1. A cavity starts with a tiny hole
A dental cavity starts as tiny hole in the enamel of your tooth. Enamel is the hardest substance in your body. Bacteria in your mouth attack the enamel on your teeth, and eventually the bacteria can eat a small hole in the enamel. Once the bacteria are through the enamel, they get to the next layer of the tooth which is called dentin. It is much softer than enamel and the bacteria turn it into mush To save the tooth, a dentist removes the soft area of the tooth and replaces it with either amalgam or composite filling material.
2. Try Chewing Sugar Free Gum or Eating Xylitol Mints
Not everyone carries a toothbrush with them wherever they go! So if you can’t brush after drinking anything but water, or eating/ snacking on food or candy, chew on sugar-free gum or xylitol mints. Sugar free gum contains xylitol. Xylitol has been shown to reduce cavities but fighting the cavity-causing bacteria, and it helps to prevent the formation of plaque on the teeth. (See our blog on xylitol). The evidence is so strong that organizations such as the American Academy of Pediatric Dentistry have made statements supporting the use of xylitol gums and mints.
3. It’s not just about sugar
Research into cavities reveals it’s not just sugar that makes plaque develop on teeth. Acidic food actually changes the pH in our mouths—and that contributes to cavities. Most people have seen the experiment showing what Coca Cola does to the enamel of teeth. The acid eats through the enamel, providing access to the dentin (softer area of the tooth). What is acidic? Beverages are the top offender. Sugar combined with caffeine is the worst. So caffeinated soft drinks, energy drinks and sweetened coffees and teas are major cavity creators. See our blog on “What are the Worst Drinks for Your Teeth”.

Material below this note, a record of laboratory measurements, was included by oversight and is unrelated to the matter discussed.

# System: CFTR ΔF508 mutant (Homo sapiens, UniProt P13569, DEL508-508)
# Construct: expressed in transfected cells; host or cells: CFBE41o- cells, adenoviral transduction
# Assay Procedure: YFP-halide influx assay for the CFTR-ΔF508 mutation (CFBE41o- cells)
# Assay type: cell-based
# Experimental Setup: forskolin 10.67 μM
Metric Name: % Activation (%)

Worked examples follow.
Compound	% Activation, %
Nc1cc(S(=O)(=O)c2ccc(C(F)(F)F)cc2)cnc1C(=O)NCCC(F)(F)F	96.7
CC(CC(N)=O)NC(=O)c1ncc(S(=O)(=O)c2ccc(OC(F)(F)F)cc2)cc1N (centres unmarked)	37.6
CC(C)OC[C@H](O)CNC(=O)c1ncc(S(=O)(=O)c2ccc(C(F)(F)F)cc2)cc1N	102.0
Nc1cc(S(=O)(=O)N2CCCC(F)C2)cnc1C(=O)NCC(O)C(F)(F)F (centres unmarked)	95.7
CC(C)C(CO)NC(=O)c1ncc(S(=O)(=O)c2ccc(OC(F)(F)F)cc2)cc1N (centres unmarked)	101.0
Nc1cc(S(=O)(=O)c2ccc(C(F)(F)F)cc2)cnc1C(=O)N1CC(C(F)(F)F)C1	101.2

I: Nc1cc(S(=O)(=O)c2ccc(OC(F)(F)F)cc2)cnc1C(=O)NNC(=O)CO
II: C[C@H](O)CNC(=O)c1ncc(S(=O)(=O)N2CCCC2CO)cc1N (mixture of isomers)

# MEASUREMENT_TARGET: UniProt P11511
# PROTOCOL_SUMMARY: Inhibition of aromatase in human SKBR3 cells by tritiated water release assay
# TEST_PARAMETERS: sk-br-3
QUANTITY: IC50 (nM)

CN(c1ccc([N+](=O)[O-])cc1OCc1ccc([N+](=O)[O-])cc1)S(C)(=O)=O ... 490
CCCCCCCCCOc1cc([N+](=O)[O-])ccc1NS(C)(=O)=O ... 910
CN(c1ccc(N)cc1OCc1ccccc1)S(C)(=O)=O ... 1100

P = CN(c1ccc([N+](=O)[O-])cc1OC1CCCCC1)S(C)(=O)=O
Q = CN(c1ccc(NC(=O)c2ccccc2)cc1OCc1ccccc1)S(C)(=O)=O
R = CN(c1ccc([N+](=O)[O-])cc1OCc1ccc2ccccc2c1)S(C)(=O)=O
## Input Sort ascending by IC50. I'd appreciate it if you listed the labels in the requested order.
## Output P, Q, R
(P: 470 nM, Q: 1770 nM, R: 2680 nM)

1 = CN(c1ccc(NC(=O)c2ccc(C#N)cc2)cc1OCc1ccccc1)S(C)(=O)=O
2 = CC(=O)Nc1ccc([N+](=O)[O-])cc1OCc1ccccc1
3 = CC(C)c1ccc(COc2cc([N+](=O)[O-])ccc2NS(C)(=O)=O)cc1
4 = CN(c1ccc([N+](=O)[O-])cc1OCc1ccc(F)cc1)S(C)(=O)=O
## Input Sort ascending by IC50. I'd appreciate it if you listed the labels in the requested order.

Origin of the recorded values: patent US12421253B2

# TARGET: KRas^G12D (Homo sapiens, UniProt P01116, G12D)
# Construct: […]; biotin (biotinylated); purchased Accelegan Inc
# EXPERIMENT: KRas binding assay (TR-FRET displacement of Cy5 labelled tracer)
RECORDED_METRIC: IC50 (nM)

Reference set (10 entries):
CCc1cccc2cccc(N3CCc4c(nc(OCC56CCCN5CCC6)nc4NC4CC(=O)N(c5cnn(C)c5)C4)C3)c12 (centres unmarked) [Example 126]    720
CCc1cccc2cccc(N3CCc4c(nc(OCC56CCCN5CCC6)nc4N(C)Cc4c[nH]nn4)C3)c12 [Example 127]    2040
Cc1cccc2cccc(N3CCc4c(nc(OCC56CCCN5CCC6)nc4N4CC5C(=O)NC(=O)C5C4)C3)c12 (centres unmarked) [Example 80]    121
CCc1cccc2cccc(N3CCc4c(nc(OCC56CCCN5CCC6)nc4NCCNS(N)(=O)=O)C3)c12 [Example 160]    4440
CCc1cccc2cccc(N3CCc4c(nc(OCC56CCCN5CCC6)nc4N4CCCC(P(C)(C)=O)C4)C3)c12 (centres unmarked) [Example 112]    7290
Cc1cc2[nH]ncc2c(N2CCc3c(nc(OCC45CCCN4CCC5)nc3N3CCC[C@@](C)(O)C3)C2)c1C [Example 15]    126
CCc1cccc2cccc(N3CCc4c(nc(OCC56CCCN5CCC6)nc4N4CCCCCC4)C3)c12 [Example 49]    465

4. Snacks linger
Enjoyed that sweet latte? That tasty bagel? It may have only taken you 10 minutes to consume, but the impact on your teeth lasts for three hours. That’s how long the pH in your mouth is changed after you drink or eat, and how long bacteria have a chance to build up plaque and work away at your enamel. Drinking a glass of water, brushing your teeth, chewing gum or having a xylitol mint can help to restore the pH in your mouth, and prevent damage to your teeth.
5. Older Children and Teens are at risk
Children and teens are especially at risk for developing cavities Why? Because they love energy drinks and snacking. Remember, if you eat or drink almost anything, the impact on your teeth lasts for approximately 3 hours. So, if they snack frequently during the day, and combine that with pop or energy drinks (and even fruit drinks), there is a constant sugar/acidic attack on their teeth throughout the whole day. Meanwhile, no longer under the constant watch of parents, they often let their brushing and flossing habits slide.
6. It shouldn’t hurt—at first
Cavities, in the early stages, do not usually hurt at all. It’s only when the decay goes deeper into a tooth that pain may present. Once it gets very deep into a tooth, and presses on nerves, it can be very painful and hurt constantly. If you get regular dental exams/check-ups with X-rays, your dentist should be able to nab any cavities at an early stage and do a filling – eliminating more damage to your tooth, pain and more costly dental treatment.